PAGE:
The Tour du Mont Blanc – Rick Steves’ Journey Weblog


Earlier this fall, four of us — total novices at long-distance treks — hiked around Europe’s highest mountain. (On the first day, big birds of prey circled high overhead. My hunch: They were vultures just waiting for one of us to drop.)

The Tour du Mont Blanc is a 100-mile, ten-day hike — but we cheated a bit, hiking the best 60 miles in six days from mountain lodge to mountain lodge, catching local buses through the less exciting parts, and letting a “sherpa service” shuttle our bags each day through France, Italy, and Switzerland, from Chamonix to Chamonix.

The Tour du Mont Blanc is a 160 km (100 mile) circle around Europe’s tallest mountain. We did the most rewarding 100 km (60 miles) connecting the segments with public buses.
I love the sherpa service offered on Mont Blanc: You leave your big bag in the hotel lobby or at your mountain refuge and trust the shuttle bus to pick it up and deliver it safe and sound to your next accommodations. Every day, our bags were waiting happily for us at check-in.
An array of buses and mountain lifts are available to hikers to help them along, as they choose, on the Tour du Mont Blanc. But the season is short, and most of the lifts and buses were shutting down by mid-September.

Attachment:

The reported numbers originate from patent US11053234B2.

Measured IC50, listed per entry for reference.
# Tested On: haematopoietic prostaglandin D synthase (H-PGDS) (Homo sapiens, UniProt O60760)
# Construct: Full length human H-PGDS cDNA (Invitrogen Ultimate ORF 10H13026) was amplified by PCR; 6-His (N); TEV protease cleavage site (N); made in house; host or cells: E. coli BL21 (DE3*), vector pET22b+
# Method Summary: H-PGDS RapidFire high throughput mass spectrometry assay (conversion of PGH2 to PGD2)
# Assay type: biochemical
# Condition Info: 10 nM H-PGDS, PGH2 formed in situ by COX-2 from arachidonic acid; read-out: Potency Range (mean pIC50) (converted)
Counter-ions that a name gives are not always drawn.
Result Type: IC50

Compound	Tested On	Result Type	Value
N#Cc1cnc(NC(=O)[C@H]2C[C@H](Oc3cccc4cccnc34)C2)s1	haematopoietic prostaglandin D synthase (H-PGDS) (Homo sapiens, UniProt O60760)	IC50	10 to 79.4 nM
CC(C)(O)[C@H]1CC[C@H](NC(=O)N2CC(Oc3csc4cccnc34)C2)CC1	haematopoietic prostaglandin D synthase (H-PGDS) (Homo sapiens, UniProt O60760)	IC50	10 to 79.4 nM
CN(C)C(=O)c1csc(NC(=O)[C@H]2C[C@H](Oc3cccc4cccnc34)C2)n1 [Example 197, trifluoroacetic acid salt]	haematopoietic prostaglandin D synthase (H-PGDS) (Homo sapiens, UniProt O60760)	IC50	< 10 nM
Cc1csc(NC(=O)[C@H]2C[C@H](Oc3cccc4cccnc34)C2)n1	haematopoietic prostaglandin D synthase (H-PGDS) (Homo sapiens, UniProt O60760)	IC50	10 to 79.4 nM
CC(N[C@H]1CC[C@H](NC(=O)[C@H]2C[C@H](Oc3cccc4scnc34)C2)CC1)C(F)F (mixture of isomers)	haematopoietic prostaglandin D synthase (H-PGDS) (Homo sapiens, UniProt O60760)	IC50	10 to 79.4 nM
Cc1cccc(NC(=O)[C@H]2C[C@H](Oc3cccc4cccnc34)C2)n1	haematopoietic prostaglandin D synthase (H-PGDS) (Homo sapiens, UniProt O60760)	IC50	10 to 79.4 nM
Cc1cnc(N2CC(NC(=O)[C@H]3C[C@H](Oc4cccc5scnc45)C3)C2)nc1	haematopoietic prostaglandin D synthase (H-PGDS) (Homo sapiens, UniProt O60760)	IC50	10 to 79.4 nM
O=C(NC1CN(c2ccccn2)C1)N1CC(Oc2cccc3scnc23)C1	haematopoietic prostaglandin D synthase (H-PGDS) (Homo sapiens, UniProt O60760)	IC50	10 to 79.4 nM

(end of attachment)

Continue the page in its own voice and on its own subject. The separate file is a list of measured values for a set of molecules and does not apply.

This was the first time I’d enjoyed a slice of Europe with my girlfriend Shelley, and we were joined by Sue and David from Minnesota. (I’ve worked with David Preston for 20 years at TPT – Twin Cities PBS. In the public television world, he’s considered the “pledge drive guru.”)

It seems everyone hikes the Tour du Mont Blanc in a counter-clockwise direction, starting from the ceremonial start point in the village of Les Houches, just outside Chamonix. And this arch is always good for a happy, pre-blister group shot.

Each day, we’d hike what the trail signs said would be a five-hour hike — that took us six or seven.  Our mantra: “Take our time. This is why we’re here.” Generally, the day would start at a 3,000-foot climb to a pass (or “col”) 8,000 feet above sea level. Each col was a little triumph, with its cairn of rocks arranged in a pile, dramatic weather blowing across, commanding views, and congratulatory selfies.

Part of our pre-trip training was taking steep hikes closer to home. As a typical day’s climb on the TMB is a thousand meters (or roughly 3,000 feet), I’d recommend choosing a practice hike with a 3,000-foot elevation gain so you can use it as a reference point. Ours in Washington State was the Mount Si trail. We even had a term for a 3,000-foot altitude gain: “a Mount Si.”

Every morning on Mont Blanc, we’d do our hard work, generally climbing a 3,000-foot elevation gain. It seemed to last forever…but it didn’t. And reaching the pass (generally around 8,000 feet above sea level) was always a lunchtime celebration.


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